6-1 Preparation Amritbindu Upanishad says that the mind is the cause of both bondage and liberation. A mind attached to sensory objects is bondage and a mind dispassionate to sensory objects is freedom. It has three impurities, namely, likes and dislikes, wandering, and ignorance about the true nature of a jiva. The corresponding spiritual disciplines to remove them are karma yoga, upasana yoga, and jnana yoga. A person undertaking them is a seeker of truth. The first two disciplines make him qualified for jnana yoga. On successful completion of jnana yoga, a person is enlightened and liberated.
In Advaita Vedanta Vedantic (or higher) reasoning is distinguished from independent reasoning or speculation, which invariably is in conflict with that of other individuals and schools of thought – ‘Speculation is unbridled… It is impossible to expect finality from it, for men’s minds are diversely inclined’ (SBh 2-1-11). The former, higher reasoning, is, or must be, in agreement with scripture (Upanishads, etc. called shruti) and is never in conflict with universal experience. There is some syllogistic deduction (‘there is fire on that mountain for we see smoke there’), but it is not prominent in AV.
‘For the truth relating to this Reality conducive to final release is too deep even for a conjuncture without revelation (SBh 2-1-11). Here ‘revelation’ means the ‘deep intuitions arrived at by the sages of old (rishis)’ and compiled in three main bodies of works (chiefly the Upanishads), so you can disregard that word and substitute ‘self-realization’ for it.
But even scriptures are not sufficient to get at the truth: a prepared, mature mind is a requisite, which usually takes years if not lifetimes. After that long preparation, preferably with the help of a qualified teacher, a final intuition (anubhava or brahmavidya) may occur. I won’t talk about the method or methods used or about the qualifications of the student, not a small matter.
Q: Good afternoon, I wonder if i may ask you about meditation please ? In particular TM, Transcendental Meditation.
I have been meditating twice daily for two years now and have not noticed any changes, no more calmness or anything really. I enjoy it while i do it but the feeling does not carry over into daily life.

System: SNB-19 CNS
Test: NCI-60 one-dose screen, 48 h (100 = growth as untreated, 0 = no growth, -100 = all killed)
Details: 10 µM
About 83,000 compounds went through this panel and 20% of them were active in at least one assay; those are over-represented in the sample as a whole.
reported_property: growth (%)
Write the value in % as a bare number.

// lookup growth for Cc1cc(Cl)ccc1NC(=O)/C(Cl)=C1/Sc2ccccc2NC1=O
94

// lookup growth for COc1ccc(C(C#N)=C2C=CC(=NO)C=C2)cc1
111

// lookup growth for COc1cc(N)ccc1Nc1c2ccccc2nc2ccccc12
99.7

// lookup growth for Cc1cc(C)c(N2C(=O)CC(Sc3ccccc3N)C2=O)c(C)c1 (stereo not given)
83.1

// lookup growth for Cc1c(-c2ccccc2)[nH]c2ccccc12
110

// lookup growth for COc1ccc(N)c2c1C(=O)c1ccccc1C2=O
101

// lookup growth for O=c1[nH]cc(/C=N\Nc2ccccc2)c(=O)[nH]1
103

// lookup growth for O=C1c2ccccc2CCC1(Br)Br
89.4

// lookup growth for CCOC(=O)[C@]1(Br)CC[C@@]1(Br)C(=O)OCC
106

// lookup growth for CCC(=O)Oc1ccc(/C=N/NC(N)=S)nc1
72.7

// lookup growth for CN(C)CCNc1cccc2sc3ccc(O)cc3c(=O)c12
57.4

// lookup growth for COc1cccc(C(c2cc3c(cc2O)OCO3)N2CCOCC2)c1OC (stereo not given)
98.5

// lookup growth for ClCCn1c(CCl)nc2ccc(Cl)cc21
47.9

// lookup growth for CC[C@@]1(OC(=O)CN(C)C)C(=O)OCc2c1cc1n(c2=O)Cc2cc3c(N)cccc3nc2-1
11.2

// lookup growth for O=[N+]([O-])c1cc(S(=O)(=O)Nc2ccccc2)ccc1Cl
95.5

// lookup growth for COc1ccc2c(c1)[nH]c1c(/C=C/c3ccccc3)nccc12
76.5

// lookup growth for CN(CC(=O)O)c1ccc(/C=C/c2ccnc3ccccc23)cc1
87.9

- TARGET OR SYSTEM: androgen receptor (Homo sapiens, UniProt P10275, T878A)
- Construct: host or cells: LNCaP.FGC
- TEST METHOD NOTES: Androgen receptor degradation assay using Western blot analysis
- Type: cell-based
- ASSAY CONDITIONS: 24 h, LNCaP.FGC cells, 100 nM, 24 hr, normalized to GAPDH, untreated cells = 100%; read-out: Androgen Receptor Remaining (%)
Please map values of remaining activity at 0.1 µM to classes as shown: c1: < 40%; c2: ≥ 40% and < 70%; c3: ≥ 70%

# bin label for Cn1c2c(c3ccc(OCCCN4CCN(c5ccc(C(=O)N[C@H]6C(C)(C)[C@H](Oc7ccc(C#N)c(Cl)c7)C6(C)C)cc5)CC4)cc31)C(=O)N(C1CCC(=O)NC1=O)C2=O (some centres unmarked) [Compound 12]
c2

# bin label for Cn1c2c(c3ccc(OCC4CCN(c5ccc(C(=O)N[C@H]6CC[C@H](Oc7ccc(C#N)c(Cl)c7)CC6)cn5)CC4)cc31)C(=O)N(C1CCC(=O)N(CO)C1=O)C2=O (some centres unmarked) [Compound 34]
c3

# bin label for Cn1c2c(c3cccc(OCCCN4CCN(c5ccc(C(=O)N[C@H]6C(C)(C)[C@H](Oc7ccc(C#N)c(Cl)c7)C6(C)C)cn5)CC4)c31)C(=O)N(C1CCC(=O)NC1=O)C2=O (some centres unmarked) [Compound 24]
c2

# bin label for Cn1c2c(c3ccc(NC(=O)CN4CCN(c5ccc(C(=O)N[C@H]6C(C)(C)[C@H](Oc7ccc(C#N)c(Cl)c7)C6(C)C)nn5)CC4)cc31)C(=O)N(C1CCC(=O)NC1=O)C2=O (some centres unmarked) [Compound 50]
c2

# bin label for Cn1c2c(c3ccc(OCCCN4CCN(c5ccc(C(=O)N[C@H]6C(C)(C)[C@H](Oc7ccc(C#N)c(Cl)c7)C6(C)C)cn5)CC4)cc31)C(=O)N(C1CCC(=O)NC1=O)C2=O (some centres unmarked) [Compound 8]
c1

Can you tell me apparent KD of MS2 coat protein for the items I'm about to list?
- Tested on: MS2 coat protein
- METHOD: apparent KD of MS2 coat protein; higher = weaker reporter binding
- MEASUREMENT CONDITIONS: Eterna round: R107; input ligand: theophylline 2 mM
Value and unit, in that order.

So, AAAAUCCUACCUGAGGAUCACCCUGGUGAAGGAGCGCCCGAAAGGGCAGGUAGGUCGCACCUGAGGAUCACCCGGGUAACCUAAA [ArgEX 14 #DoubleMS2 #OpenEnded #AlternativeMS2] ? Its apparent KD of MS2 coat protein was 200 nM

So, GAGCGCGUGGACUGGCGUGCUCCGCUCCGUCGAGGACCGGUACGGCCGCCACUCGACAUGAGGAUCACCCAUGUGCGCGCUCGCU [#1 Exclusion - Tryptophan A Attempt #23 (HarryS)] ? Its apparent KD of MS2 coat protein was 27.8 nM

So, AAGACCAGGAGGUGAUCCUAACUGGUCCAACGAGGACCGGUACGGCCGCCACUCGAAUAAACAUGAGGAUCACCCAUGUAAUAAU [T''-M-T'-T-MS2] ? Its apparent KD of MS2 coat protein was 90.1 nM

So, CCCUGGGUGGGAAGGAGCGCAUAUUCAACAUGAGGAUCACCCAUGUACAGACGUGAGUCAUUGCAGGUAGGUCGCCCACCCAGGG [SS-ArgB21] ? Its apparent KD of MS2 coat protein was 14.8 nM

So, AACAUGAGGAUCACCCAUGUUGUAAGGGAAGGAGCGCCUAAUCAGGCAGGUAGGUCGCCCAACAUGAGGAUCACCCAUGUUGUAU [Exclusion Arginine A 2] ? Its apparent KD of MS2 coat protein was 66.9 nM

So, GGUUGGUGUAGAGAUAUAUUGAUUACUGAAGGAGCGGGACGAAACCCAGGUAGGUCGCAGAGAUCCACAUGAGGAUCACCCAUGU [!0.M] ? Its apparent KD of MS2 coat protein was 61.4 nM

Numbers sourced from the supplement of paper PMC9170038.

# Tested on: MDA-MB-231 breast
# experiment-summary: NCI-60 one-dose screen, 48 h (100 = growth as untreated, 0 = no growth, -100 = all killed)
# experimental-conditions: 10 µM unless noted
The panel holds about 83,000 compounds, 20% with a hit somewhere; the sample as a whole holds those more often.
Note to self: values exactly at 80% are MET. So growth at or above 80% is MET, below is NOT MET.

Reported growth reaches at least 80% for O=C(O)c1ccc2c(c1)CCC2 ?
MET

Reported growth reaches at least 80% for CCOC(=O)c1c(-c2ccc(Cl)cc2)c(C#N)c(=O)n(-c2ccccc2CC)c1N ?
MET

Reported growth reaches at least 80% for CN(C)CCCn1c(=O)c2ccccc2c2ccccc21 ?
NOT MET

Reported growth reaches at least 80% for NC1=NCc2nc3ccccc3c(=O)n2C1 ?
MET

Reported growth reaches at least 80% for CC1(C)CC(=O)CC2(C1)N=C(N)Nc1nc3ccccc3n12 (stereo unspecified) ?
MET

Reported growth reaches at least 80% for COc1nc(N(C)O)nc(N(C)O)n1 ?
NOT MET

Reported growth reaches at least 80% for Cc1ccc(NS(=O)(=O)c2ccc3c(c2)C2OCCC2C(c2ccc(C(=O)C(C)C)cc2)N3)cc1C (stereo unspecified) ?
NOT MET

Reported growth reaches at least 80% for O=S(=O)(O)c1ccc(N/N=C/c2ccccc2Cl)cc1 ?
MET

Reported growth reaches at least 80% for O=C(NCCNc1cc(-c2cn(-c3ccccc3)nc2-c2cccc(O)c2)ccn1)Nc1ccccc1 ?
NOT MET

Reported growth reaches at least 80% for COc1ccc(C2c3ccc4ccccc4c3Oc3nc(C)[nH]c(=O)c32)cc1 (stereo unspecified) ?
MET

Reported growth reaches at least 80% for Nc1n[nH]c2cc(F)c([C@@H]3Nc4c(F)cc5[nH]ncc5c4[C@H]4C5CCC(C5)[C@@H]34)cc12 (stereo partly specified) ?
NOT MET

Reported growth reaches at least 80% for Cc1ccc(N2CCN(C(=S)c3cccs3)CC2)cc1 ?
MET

From your experience would it be best to give it up or persevere a little longer please ? Is there something better than thus type of meditation?
A: Can you describe in some detail what you actually do and what you find? Continue reading →
Q: As I consider devoting myself to the path of Advaita Vedanta, I find that I keep coming up against a few constant, nagging protests:
First, it seems that the tradition and methodology (although I also assume that there is quite a lot of variety of how Vedanta is taught and realized) is overly academic and scholastic, at least as I view it from the information that I’ve gleaned during my research. The unfolding of the teaching of Vedanta seems to leave the student engaging in a lot of analysis, rather than a deep exploration of how they genuinely experience the world, which lacks transformative power because it remains something objective.
Second, according to some of the sources that I’ve gleaned, it seems to place Vedanta on an extremely high pedestal, as something engaged in only following years of other preparatory practices. But modern practice appears to demonstrate that such preparation, while helpful, is not necessary. I cite websites like “Liberation Unleashed” and Scott Kiloby’s excellent work which show that directly exploring and inquiring into the truth of statements like, “All there is is pure awareness,” etc., can still be highly transformative outside of the context of a more robust regime of spiritual purification and development.Continue reading →